Sumner County ICU doctor Jason Martin seeks Democratic nomination for Tennessee governor in 2022

Jason Martin, a Nashville physician and vocal critic of the state government’s response to the COVID-19 pandemic, officially launched his bid Monday for the Democratic gubernatorial nomination in 2022, with hopes taking on Republican Gov. Bill Lee next year. 

As COVID-19 infections sweep across Tennessee, deaths and gasps for life became growingly depleting for Martin, director of Hendersonville Medical Center’s critical care unit.

And apart from treating patients from his day job, the 46-year-old doctor now hopes to save more lives by entering politics.

“Overall, I feel like the governor’s response to COVID has been ‘Fend for yourself,’” he said in an exclusive interview with The Tennessean. “I think it’s costing people lives.”

Entering the race with no prior government experience, Martin – a self-proclaimed “authentic outsider” and “moderate” Democrat – will kick off his campaign with a 95-county listening tour. He said he will run on a platform of affordable health care, fully-funded public education and job creation.

The odds are stacked up against him and other Democrats in a heavily Republican state where the GOP has firm control of the state Senate, House and the governor’s office. Martin said he is still hopeful.

“We are going to catch lightning in a bottle,” he said.

Nashville-area doctor:Middle TN doctor looked ‘as far as Cincinnati’ for care for young COVID patient due to short staffing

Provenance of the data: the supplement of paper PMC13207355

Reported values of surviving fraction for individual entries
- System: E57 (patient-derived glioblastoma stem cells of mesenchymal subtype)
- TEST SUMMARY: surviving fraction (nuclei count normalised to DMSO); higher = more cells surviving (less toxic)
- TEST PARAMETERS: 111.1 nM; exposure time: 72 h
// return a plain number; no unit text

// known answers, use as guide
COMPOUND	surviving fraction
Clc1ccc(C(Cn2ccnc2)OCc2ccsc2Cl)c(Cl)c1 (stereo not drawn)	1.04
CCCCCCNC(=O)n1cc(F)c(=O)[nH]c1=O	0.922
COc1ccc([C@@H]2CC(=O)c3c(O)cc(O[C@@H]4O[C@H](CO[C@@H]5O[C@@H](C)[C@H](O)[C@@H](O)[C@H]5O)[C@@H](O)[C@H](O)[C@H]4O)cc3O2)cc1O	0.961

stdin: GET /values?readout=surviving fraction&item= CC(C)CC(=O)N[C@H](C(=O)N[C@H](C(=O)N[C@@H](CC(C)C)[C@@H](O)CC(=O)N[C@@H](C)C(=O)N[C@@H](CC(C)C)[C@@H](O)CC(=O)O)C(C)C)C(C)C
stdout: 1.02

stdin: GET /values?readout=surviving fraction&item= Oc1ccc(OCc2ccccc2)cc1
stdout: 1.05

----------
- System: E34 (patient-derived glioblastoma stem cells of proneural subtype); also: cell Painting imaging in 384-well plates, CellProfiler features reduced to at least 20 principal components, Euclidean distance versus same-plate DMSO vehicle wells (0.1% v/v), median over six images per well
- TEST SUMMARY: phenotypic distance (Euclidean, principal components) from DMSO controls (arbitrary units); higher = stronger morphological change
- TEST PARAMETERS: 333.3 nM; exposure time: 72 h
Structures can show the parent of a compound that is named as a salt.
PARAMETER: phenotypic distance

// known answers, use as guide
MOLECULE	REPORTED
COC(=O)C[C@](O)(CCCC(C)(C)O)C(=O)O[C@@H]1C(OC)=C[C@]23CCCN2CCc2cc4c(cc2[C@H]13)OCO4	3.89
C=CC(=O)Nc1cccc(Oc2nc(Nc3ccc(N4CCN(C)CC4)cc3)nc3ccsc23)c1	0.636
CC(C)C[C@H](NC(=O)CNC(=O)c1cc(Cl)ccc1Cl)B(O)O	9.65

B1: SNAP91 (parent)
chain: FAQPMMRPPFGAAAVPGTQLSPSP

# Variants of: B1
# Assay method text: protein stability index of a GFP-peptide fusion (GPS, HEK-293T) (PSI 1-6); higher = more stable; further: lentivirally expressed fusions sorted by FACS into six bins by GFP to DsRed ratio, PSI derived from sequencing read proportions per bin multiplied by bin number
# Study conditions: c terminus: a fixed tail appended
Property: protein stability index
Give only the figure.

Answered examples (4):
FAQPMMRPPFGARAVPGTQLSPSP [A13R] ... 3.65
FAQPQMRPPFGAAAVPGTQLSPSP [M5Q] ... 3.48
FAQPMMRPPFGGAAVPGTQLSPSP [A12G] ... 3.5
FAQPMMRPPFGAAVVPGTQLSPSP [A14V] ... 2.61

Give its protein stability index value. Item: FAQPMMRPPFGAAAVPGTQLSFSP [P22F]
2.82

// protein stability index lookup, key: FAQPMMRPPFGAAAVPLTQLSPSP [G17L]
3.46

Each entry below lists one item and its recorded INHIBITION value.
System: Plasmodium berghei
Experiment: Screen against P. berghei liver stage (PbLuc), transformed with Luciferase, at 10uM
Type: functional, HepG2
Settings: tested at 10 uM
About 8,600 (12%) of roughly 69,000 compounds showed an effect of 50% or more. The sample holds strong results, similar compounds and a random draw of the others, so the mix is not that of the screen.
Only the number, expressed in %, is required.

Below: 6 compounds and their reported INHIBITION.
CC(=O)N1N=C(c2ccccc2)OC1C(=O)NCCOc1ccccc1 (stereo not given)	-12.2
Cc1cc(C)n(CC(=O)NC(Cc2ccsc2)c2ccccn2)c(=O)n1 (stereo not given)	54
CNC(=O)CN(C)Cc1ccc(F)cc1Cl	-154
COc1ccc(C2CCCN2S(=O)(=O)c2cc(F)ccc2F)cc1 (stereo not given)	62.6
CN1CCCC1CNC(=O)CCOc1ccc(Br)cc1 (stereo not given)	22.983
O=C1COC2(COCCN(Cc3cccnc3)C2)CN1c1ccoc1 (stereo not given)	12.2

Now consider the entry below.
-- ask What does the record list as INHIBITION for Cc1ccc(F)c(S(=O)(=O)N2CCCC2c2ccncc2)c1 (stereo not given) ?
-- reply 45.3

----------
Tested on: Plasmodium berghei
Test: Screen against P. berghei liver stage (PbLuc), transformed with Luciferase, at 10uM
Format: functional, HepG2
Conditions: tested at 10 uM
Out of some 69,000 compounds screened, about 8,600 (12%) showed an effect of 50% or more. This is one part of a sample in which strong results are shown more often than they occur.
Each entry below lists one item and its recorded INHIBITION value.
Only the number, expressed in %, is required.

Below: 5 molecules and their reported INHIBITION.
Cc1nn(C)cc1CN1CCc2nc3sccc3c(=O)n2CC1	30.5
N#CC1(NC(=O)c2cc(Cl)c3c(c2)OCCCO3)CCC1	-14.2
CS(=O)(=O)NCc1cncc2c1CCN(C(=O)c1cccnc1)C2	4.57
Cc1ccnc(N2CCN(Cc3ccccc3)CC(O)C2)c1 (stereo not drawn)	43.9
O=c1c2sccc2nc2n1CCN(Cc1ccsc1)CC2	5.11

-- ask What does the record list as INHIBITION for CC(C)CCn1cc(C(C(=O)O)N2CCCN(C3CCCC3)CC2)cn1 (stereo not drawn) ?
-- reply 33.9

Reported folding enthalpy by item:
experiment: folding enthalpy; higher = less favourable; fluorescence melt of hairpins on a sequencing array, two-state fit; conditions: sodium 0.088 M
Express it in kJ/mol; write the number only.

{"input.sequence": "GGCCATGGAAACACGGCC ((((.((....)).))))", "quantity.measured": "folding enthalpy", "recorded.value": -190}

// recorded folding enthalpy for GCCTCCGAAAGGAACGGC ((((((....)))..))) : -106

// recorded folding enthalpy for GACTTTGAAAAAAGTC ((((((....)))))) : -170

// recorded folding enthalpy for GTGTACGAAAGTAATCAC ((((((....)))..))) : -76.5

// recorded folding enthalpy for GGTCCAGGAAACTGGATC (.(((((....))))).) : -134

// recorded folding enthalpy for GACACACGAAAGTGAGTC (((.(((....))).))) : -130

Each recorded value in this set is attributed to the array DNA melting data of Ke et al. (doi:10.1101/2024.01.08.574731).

Dr. Jason Martin:A Tennessee doctor, isolated from his family, opens up about life on the coronavirus front lines

Martin: governor’s pandemic response ill-advised

For almost 18 months, Martin shuttled between two hospitals in Sumner County, intubating patients and holding up i-Pads for family members to say their goodbyes. 

“That’s a heavy phone call to be a part of,” he said. “(Families) say, ‘We love you. We are going to see you again, I know we will.’ And you think to yourself, ‘It’s a 50-50 shot.’”Your stories live here.Fuel your hometown passion and plug into the stories that define it.Create Account

Martin saw 25 patients within more than 12 hours Thursday. Four of them died, he said, three of whom lost their lives to COVID-19. Sometimes, COVID-19 killed them slowly, he said.

“Some people just linger for weeks and months. You can see them get skinny. You can see the skin on their face get tight and shiny,” he said. “That’s a miserable thing to observe.”